Some of the most common problems I see with standing tucks are the dropping of the chest in the entry, lack of use of the arms, throwing the head back, and heels being driven to the rear, instead of over the head. All of these can be resolved by simple basic drills. Some of these problems can be fixed two or three at a time with one drill. You just have to be patient.
A good drill to start out with is a basic straight jump onto a box mat, or panel mat. Try to encourage the arms being used, and the actual jump into the skill. If your athlete is going into this skill through a good athletic stance, this will help promote going through the right form into the jump, before the tuck.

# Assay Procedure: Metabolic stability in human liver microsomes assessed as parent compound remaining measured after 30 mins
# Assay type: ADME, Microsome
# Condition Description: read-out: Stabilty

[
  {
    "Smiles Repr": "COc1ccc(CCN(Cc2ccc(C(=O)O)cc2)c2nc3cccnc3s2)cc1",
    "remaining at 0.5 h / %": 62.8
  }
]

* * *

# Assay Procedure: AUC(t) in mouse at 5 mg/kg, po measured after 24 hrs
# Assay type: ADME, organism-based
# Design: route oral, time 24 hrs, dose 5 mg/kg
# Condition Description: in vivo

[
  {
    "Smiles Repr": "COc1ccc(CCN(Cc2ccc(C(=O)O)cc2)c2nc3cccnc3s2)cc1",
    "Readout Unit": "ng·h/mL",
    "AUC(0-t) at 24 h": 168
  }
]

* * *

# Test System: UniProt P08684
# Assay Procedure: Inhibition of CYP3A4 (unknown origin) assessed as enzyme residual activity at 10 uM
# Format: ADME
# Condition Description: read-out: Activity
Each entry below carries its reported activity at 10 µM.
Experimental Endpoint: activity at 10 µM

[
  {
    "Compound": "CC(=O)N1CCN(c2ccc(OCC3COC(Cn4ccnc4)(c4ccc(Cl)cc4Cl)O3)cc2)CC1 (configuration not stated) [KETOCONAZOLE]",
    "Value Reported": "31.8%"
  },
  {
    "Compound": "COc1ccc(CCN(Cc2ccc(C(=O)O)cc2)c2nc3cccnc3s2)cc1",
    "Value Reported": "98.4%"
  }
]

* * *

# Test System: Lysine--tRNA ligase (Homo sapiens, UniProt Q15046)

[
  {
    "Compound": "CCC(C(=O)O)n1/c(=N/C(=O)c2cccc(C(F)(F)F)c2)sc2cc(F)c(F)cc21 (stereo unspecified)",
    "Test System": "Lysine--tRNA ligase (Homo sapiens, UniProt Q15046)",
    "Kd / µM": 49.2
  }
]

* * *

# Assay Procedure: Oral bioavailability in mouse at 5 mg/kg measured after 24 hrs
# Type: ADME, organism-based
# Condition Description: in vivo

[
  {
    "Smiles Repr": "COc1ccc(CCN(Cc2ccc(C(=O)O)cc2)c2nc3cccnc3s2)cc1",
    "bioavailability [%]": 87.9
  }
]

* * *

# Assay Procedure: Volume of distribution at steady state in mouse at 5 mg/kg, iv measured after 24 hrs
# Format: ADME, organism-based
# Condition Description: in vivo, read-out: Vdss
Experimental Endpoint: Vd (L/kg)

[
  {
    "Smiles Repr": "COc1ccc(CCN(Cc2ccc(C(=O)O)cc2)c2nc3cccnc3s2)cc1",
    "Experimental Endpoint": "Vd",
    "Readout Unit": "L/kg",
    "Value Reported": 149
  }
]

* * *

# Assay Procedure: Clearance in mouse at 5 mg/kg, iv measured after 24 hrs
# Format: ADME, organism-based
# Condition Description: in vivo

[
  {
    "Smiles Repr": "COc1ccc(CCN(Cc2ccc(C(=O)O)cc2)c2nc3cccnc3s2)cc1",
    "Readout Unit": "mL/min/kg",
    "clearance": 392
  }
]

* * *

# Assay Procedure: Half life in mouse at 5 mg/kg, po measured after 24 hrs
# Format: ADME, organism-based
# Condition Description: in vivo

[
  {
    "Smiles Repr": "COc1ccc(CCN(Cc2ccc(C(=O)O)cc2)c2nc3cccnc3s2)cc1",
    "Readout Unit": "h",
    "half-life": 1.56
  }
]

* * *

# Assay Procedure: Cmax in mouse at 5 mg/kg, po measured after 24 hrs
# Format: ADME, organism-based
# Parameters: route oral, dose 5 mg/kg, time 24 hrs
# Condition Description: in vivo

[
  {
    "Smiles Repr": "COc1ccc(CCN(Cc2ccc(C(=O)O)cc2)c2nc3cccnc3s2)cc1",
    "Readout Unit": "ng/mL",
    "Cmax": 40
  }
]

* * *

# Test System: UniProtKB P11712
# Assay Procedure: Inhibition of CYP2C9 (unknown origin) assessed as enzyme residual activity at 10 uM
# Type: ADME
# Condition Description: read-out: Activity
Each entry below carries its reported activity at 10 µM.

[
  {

Another drill I like to use, that also helps condition the athlete’s core, is to stack mats between the lower and midpoint of the athletes back, and then have them jump into a candlestick position, that will tuck at the top. Just make sure that once the athlete is driving their hips through the candlestick position, to drive their shins and toes over their head to hit the tuck position. You’re most common problem with standing tucks would be landing short. If you are able to teach a good shin and toe drive that goes over the head, this will help stop your athlete from landing with too much weight in the front part of their feet. Also, this will save ankles for the long run.
Too often, standing tucks can be the most rushed skill for an athlete to have. Let’s just all take the time to teach them correctly, so we then can be able to teach all the other skills that will come after.